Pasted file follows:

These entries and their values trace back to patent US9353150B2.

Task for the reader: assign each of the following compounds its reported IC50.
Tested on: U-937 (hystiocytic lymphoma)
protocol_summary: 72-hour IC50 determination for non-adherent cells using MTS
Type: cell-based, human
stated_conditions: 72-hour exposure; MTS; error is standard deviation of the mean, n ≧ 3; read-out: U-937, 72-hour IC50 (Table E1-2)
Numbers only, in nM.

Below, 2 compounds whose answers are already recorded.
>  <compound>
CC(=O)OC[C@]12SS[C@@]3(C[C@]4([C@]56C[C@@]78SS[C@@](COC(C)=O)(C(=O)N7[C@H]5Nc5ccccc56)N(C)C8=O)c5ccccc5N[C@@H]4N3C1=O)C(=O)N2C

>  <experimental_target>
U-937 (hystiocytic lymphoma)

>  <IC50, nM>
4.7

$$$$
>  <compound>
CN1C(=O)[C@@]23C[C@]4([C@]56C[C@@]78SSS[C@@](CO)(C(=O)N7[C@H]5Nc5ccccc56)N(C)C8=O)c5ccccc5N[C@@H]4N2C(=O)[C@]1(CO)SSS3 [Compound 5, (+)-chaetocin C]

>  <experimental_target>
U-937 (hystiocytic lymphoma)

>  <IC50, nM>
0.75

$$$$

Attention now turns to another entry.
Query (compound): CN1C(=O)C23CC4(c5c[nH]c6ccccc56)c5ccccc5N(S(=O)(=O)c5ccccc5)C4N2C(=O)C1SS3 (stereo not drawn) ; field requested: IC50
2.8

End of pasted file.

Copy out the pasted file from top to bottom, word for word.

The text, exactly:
These entries and their values trace back to patent US9353150B2.

Task for the reader: assign each of the following compounds its reported IC50.
Tested on: U-937 (hystiocytic lymphoma)
protocol_summary: 72-hour IC50 determination for non-adherent cells using MTS
Type: cell-based, human
stated_conditions: 72-hour exposure; MTS; error is standard deviation of the mean, n ≧ 3; read-out: U-937, 72-hour IC50 (Table E1-2)
Numbers only, in nM.

Below, 2 compounds whose answers are already recorded.
>  <compound>
CC(=O)OC[C@]12SS[C@@]3(C[C@]4([C@]56C[C@@]78SS[C@@](COC(C)=O)(C(=O)N7[C@H]5Nc5ccccc56)N(C)C8=O)c5ccccc5N[C@@H]4N3C1=O)C(=O)N2C

>  <experimental_target>
U-937 (hystiocytic lymphoma)

>  <IC50, nM>
4.7

$$$$
>  <compound>
CN1C(=O)[C@@]23C[C@]4([C@]56C[C@@]78SSS[C@@](CO)(C(=O)N7[C@H]5Nc5ccccc56)N(C)C8=O)c5ccccc5N[C@@H]4N2C(=O)[C@]1(CO)SSS3 [Compound 5, (+)-chaetocin C]

>  <experimental_target>
U-937 (hystiocytic lymphoma)

>  <IC50, nM>
0.75

$$$$

Attention now turns to another entry.
Query (compound): CN1C(=O)C23CC4(c5c[nH]c6ccccc56)c5ccccc5N(S(=O)(=O)c5ccccc5)C4N2C(=O)C1SS3 (stereo not drawn) ; field requested: IC50
2.8